$100 per kWh is often cited as a benchmark when EVs reach price parity with conventional vehicles. Based on the latest estimates of battery learning rates from this year’s study, BNEF predicts that the average price of packs will drop below that threshold by his 2026. This is two years behind previous estimates.
However, $100 per kWh is a nominal figure that has been around for more than a decade, especially given how inflation has increased almost all costs over the past 18 months. Please be careful.
The average new car transaction price in the US this year surpassed a record high of $48,000.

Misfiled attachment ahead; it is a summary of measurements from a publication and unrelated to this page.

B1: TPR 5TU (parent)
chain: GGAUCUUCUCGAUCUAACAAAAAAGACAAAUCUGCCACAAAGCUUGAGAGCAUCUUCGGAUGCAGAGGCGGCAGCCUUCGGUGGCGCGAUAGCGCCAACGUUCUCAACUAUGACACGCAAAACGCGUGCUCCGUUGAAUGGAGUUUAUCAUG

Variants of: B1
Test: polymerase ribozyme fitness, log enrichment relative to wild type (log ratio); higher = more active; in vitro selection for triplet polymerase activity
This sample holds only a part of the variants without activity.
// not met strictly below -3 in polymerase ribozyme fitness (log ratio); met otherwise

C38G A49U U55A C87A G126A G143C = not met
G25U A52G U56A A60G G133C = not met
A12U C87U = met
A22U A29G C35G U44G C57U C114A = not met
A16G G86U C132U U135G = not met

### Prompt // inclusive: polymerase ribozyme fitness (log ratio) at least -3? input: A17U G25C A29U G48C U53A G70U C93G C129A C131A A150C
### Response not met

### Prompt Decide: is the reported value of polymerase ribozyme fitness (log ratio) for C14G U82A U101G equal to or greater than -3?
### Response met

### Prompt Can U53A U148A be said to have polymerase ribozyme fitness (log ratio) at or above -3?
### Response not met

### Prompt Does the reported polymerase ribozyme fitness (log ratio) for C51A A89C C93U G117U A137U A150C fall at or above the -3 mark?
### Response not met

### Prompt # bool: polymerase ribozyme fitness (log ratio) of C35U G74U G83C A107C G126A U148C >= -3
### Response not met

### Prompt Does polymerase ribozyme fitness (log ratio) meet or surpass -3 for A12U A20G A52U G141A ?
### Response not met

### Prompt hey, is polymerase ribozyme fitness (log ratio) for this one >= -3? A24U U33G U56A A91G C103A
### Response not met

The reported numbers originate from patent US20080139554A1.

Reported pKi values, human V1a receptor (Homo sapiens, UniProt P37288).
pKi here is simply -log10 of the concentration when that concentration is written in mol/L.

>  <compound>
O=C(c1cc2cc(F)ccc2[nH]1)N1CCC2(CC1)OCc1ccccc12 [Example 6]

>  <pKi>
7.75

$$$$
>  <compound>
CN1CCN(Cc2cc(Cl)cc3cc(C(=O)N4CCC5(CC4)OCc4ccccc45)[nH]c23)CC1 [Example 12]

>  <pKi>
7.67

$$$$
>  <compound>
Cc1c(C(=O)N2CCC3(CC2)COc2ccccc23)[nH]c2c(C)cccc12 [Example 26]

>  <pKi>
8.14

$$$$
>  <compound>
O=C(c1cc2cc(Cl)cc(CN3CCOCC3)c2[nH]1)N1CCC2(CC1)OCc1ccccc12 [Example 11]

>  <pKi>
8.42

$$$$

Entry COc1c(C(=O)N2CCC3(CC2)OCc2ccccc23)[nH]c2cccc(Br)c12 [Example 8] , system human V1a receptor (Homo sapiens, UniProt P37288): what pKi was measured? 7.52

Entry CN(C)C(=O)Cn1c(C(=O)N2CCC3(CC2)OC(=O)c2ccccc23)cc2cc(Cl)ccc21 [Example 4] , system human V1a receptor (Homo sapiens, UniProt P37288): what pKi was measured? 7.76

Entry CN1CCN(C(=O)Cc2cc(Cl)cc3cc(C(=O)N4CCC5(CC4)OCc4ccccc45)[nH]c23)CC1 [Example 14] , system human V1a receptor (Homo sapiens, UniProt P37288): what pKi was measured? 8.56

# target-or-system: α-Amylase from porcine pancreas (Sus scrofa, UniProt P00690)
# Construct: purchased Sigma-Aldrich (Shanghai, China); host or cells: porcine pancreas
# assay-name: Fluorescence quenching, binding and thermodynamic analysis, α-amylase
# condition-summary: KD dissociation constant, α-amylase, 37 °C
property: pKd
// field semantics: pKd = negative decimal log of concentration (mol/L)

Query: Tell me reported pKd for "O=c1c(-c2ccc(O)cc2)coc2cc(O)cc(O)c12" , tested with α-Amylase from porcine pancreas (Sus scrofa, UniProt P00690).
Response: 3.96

EVs are raising transaction prices a bit, but the cost of manufacturing vehicles with internal combustion engines is also rising.
EV price parity is better thought of as a range than a fixed threshold. At today’s battery prices, some vehicle segments can already move to fully electric vehicles cost-effectively without subsidies.
Premium electric vehicles, for example, are already arguably priced on par with internal combustion models, as are mini city cars in China, where EV options start at just $5,000.
For commercial vehicles such as buses and delivery vans, where total cost of ownership is most important, it is already equal or very close, depending on region and usage patterns.
Battery prices will have to fall further to allow more mid-markets to be electrified in this decade. It’s definitely still achievable, but it will require much more investment in all areas of the battery supply chain, not just R&D and manufacturing process improvements.